An economically unhealthy mix of a recession combined with limited street access caused by the Central Corridor light-rail construction has left dozens of storefronts vacant on a stretch of University Avenue between Highway 280 and Cretin-Vandalia in St. Paul. But a group of eight loosely organized University of Minnesota graduate students calling themselves the Starling Project is working to fill these empty spaces with new and creative businesses and (possibly) save the neighborhood.
Last year, the Starling Project organized Storefront In A Box, a series of weeklong art events in vacant shops on Lyndale Avenue. This year they hope to highlight the possibilities for fledgling businesses by holding open house tours at empty storefronts on University Avenue where landlords are willing to sign short-term leases at bargain prices.
Members of the Starling Project believe that if their efforts are successful, their landlord tenant matchmaking can inspire a new retail district. It’s part of what Amy Sparks, the Executive Director of the St. Park Community Council calls a creative enterprise zone. “We’re not a sponsor, but we’re excited,” said Sparks. “We want to support the neighborhood with a variety of creative endeavors.”
So far, while well attended, the open houses have not yet resulted in any signed leases. Members of the project remain hopeful. The project was launched in early December after brainstorming sessions among urban planning, landscape architecture and graphic design graduate students. The open houses will continue through May.
On Thursday, Starling Project’s organizer Kristen Murray stood with landlord Peter Brown inside 2401 University Avenue, greeting guests and answering questions. The space was once the site of Evenstar occult bookstore and, before that, headquarters of the 1990 Paul Wellstone senatorial campaign. Brown, whose family has owned the property since 1982, said that so far no one has been willing to put down the money for the space. “This is the third open house we’ve had. I’m looking for a long-term tenant, but I’d we willing to rent it at a shorter term for $700 a month. Normally, it’d cost twice that.”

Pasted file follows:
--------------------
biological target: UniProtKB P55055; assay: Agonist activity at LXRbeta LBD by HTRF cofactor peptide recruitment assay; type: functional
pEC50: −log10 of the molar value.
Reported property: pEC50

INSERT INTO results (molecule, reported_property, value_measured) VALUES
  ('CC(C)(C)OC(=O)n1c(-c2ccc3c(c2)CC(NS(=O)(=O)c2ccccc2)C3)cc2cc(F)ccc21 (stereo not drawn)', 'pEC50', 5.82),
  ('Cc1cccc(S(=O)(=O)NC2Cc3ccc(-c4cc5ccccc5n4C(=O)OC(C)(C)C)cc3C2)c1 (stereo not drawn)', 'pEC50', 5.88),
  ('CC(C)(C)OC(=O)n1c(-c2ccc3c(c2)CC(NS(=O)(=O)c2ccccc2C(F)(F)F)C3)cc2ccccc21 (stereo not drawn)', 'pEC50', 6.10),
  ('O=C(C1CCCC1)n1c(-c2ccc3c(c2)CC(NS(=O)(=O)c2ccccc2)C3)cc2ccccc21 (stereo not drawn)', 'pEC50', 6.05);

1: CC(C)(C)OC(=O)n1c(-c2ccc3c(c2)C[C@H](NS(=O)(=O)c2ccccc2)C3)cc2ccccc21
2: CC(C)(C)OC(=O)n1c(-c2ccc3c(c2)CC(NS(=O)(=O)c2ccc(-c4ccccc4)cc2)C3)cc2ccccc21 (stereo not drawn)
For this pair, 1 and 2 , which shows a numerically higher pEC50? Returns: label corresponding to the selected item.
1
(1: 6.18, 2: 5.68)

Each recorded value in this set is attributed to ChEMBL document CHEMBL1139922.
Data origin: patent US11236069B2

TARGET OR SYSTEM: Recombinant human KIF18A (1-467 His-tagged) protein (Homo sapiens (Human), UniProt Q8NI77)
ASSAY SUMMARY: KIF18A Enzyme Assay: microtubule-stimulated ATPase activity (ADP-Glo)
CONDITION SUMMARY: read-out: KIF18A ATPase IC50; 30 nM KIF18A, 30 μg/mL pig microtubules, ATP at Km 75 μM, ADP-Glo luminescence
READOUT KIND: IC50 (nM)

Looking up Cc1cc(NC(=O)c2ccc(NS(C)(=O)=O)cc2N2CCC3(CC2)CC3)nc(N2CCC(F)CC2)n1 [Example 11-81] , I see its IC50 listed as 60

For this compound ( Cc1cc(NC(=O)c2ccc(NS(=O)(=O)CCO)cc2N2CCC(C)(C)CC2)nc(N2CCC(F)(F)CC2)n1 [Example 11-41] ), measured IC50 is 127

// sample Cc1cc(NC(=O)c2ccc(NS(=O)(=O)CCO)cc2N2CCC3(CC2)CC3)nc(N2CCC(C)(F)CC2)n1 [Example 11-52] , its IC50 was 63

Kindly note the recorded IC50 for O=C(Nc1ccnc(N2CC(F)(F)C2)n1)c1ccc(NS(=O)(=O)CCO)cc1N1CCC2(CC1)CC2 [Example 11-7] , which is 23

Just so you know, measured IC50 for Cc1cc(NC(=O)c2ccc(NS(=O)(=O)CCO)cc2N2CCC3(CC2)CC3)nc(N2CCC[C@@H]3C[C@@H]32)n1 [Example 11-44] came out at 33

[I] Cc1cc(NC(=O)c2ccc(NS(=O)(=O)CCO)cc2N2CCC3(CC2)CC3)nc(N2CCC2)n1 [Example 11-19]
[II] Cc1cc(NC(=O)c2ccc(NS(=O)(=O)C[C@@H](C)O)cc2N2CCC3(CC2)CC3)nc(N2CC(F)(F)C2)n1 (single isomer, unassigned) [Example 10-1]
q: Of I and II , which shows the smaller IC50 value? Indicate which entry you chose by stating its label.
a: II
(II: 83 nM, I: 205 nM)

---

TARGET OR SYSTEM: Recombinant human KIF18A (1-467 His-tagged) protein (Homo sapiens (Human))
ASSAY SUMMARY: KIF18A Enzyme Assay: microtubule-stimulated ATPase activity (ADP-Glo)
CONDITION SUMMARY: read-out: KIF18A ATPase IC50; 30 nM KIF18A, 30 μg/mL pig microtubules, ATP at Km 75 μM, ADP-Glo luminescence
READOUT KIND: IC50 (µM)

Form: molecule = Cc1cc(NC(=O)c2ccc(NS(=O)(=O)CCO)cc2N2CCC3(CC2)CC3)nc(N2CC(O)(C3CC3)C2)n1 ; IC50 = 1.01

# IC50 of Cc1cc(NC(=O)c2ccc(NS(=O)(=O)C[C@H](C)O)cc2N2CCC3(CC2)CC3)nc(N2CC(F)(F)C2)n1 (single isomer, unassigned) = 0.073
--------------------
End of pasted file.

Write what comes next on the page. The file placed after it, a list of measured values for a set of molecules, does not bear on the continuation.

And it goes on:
Across the street, a storefront that was not officially part of the open house tour was rented after following the advice of Project member Ben Shardlow. The space is now home to Roller Revolution, a roller derby shop. “They weren’t directly part of the open houses, but we were instrumental in getting a business in there,” said Murray. When one store on a block is thriving, more businesses will follow.
All the Starling volunteers this year are graduating with degrees in urban planning, landscape architecture and graphic design, but they hope that the organization will continue. There is no pay or school credit, but members said the Starling Project’s open house and other events could become a model for businesses or non-profit groups in the future. “This was a loosely organized project,” said Murray. “We just sort of volunteered. This seemed like a time in our lives where there are no boundaries.”
Contact for the Starling Project is email@example.com
Coverage of issues and events that affect Central Corridor neighborhoods and communities is funded in part by a grant from Central Corridor Collaborative.